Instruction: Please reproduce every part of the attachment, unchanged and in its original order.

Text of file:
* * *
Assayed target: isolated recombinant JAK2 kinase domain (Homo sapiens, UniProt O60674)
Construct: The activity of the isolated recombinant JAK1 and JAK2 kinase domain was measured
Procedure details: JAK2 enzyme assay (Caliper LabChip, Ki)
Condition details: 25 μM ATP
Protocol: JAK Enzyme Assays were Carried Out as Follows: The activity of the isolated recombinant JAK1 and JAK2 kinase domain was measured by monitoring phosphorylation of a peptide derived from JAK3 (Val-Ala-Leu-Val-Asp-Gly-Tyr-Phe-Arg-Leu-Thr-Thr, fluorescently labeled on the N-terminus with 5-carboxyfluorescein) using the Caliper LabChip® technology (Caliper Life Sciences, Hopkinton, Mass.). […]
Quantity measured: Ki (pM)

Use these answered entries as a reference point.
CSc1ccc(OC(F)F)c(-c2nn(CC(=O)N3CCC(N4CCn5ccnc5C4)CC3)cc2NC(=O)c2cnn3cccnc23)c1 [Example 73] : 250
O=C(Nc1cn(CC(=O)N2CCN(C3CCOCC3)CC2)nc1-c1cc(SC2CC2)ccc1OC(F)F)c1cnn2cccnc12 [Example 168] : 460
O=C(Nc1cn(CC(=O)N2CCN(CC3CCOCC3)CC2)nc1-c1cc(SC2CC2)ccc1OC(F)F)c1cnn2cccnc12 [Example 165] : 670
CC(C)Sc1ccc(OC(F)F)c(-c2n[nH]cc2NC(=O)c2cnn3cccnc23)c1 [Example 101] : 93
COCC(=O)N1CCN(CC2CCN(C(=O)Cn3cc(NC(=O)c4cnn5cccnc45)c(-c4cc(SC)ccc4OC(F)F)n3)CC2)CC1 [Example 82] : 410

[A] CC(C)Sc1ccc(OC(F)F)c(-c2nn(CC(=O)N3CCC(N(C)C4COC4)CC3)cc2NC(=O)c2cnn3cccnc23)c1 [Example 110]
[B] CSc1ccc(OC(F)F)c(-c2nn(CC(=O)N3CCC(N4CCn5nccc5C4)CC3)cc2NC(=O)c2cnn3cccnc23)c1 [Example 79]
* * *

Assayed target: isolated recombinant JAK2 kinase domain (Homo sapiens, UniProt O60674)
Construct: The activity of the isolated recombinant JAK1 and JAK2 kinase domain was measured
Procedure details: JAK2 enzyme assay (Caliper LabChip, Ki)
Condition details: 25 μM ATP
Protocol: JAK Enzyme Assays were Carried Out as Follows: The activity of the isolated recombinant JAK1 and JAK2 kinase domain was measured by monitoring phosphorylation of a peptide derived from JAK3 (Val-Ala-Leu-Val-Asp-Gly-Tyr-Phe-Arg-Leu-Thr-Thr, fluorescently labeled on the N-terminus with 5-carboxyfluorescein) using the Caliper LabChip® technology (Caliper Life Sciences, Hopkinton, Mass.). […]
Quantity measured: Ki (pM)

Use these answered entries as a reference point.
CSc1ccc(OC(F)F)c(-c2nn(CC(=O)N3CCC(N4CCn5ccnc5C4)CC3)cc2NC(=O)c2cnn3cccnc23)c1 [Example 73] : 250
O=C(Nc1cn(CC(=O)N2CCN(C3CCOCC3)CC2)nc1-c1cc(SC2CC2)ccc1OC(F)F)c1cnn2cccnc12 [Example 168] : 460
O=C(Nc1cn(CC(=O)N2CCN(CC3CCOCC3)CC2)nc1-c1cc(SC2CC2)ccc1OC(F)F)c1cnn2cccnc12 [Example 165] : 670
CC(C)Sc1ccc(OC(F)F)c(-c2n[nH]cc2NC(=O)c2cnn3cccnc23)c1 [Example 101] : 93
COCC(=O)N1CCN(CC2CCN(C(=O)Cn3cc(NC(=O)c4cnn5cccnc45)c(-c4cc(SC)ccc4OC(F)F)n3)CC2)CC1 [Example 82] : 410

[A] CC(C)Sc1ccc(OC(F)F)c(-c2nn(CC(=O)N3CCC(N(C)C4COC4)CC3)cc2NC(=O)c2cnn3cccnc23)c1 [Example 110]
[B] CSc1ccc(OC(F)F)c(-c2nn(CC(=O)N3CCC(N4CCn5nccc5C4)CC3)cc2NC(=O)c2cnn3cccnc23)c1 [Example 79]